Music and memories

Pre-Grammy parties kicked off Friday

The pre-Grammy parties kicked off Friday with the MusiCares Person of the Year event. And leave it to Paul McCartney to upstage his own tribute, breaking tradition for a MusiCares honoree by opening the show with a rousing rendition of “Magical Mystery Tour,” a fitting intro to the McCartney songbook that would assume new definition with every artist who appeared onstage. Coldplay performed “We Can Work It Out” as if it were a plea for world peace; Katy Perry tapped her inner torch singer with “Hey Jude”; Neil Young and Crazy Horse slowed “I Saw Her Standing There” to a loping, grungy gate; and Norah Jones’ smokey delivery on “Oh Darling” helped prompt McCartney to comment later about “all these fantastic artists putting nuances on songs that I didn’t know were there.”

On Saturday, news of Whitney Houston’s death was a startling coda to an already emotional afternoon as the Grammy Special Awards honored several legends at the Wilshire Ebell. Recording Academy prexy Neil Portnow predicted, “There will be tears today,” but he had no idea how true this would be.

From Glen Campbell’s courage in the face of Alzheimer’s to the tear-filled acceptance speech from Wayne Jackson of the honored Memphis Horns and the onstage presence of the families of such luminaries as recording engineer Roger Nichols and producer-songwriter Dave Bartholomew, storied careers were poignantly celebrated. Diana Ross pointed to her five children onstage and said, “My children are my lifetime achievement.” And Allman Brothers Band founding member Gregg Allman alluded to his past by noting, “Music does soothe the savage beast” while also proclaiming his determination to be “back on the road again, making music.”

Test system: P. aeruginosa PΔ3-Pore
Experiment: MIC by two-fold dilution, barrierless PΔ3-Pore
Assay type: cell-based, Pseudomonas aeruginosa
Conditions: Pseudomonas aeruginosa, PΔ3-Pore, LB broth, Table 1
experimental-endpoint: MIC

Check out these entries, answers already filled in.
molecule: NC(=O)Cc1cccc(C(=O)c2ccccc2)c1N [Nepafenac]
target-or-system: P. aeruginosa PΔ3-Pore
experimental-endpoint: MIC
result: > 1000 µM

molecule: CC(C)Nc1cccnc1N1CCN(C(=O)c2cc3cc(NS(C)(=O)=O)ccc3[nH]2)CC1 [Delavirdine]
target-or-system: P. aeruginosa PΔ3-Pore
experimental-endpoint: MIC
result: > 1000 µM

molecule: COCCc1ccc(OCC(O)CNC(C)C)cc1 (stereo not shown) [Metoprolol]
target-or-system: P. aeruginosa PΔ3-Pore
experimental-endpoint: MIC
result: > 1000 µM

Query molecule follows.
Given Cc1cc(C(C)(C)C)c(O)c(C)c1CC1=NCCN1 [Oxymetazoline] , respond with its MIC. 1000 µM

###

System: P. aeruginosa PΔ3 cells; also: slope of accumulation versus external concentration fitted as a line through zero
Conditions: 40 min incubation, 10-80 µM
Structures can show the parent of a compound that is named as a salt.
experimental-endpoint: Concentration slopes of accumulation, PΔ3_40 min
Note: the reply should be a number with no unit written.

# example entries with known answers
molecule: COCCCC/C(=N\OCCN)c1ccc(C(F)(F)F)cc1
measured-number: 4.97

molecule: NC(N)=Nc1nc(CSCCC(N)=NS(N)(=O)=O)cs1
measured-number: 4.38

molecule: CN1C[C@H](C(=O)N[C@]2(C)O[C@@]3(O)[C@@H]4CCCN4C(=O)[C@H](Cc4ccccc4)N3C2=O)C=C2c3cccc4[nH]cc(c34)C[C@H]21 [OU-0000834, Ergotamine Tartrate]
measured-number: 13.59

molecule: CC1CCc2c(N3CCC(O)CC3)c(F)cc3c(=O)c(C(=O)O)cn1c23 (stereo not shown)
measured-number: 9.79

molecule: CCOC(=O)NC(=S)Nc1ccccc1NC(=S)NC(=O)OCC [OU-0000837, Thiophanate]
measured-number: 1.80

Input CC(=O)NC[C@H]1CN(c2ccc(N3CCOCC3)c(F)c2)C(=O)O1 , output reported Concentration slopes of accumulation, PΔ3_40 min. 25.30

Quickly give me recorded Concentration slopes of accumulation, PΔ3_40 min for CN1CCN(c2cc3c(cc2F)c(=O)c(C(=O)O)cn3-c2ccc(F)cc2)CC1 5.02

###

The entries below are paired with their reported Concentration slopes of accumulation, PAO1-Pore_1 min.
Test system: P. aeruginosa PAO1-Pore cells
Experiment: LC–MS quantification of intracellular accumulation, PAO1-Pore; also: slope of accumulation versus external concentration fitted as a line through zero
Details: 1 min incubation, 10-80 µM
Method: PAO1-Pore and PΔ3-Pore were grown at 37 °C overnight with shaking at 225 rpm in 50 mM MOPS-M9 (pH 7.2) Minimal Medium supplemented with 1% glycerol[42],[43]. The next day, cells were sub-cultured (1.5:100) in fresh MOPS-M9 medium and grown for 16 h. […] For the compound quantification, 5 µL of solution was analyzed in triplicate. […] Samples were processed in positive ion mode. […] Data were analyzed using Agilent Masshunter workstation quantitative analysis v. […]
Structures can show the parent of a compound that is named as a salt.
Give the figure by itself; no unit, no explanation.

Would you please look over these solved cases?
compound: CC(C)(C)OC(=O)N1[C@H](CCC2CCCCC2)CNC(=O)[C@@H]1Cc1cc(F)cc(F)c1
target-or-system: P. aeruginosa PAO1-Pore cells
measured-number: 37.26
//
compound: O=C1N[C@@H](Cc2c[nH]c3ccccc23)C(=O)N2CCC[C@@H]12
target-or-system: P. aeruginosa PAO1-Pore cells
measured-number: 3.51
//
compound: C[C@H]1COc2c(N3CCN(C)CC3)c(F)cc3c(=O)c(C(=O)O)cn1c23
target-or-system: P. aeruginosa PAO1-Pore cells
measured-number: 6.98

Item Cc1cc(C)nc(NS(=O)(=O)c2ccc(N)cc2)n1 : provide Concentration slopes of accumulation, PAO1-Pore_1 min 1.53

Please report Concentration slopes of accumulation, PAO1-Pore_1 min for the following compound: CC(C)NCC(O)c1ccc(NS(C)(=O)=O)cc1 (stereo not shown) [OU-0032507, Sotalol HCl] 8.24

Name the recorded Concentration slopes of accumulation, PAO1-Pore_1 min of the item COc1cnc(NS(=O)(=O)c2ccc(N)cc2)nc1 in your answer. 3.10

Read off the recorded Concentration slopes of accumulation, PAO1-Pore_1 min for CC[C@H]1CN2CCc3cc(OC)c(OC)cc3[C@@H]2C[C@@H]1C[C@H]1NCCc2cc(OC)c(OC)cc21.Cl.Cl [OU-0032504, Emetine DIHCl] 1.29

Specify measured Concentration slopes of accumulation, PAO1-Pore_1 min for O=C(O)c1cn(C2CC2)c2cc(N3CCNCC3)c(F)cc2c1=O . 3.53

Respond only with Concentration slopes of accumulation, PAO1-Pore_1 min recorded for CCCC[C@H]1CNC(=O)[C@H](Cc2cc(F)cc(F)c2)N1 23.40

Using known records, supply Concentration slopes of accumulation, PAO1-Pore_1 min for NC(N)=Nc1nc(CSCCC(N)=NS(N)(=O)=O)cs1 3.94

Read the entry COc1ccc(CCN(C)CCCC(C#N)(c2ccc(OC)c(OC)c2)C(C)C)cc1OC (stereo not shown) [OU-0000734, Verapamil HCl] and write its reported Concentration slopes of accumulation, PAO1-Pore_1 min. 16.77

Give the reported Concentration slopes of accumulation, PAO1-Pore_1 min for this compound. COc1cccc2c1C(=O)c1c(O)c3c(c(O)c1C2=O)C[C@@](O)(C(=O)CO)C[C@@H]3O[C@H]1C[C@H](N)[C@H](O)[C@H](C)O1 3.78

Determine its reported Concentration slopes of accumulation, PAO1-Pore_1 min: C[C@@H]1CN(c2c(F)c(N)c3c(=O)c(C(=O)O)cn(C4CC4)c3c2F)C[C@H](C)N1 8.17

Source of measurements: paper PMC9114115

An ashen-faced Portnow rushed out of the Wilshire Ebell only moments after the ceremony ended to grapple with the acad’s response to Houston’s passing.

Rumors swirled that Clive Davis’ annual Salute to Industry Icons would be canceled, but the show went on. Davis dedicated Saturday’s event at the BevHilton to Houston’s memory, and began the evening with a moment of silence. Tony Bennett drew a standing ovation with the night’s first number, “How Do You Keep the Music Playing.” A subdued solo version of “If I Had You” by Diana Krall was succeeded by somber speeches by Portnow and Sean Combs. And Alicia Keys recalled practicing Houston’s early hit “I Wanna Dance With Somebody” before a mirror as a girl, and said the late singer became a personal “barometer for what you wished for and hoped for and dreamed of.”

Elsewhere that night, the 6th Annual Primary Wave Music Pre-Grammy Party took place at the SLS Hotel, and a beyond-capacity crowd gathered to see perfs by Airborne Toxic Event, Alien Ant Farm, Natasha Bedingfield and Cee Lo Green. “What can I say that hasn’t already been said about the great Whitney Houston?” asked Green. “She was eloquent and extremely influential to me and it’s so tragic because it was so all of the sudden. She shined with her beauty and ability.”

(Christopher Morris and Erin Maxwell contributed to this report.)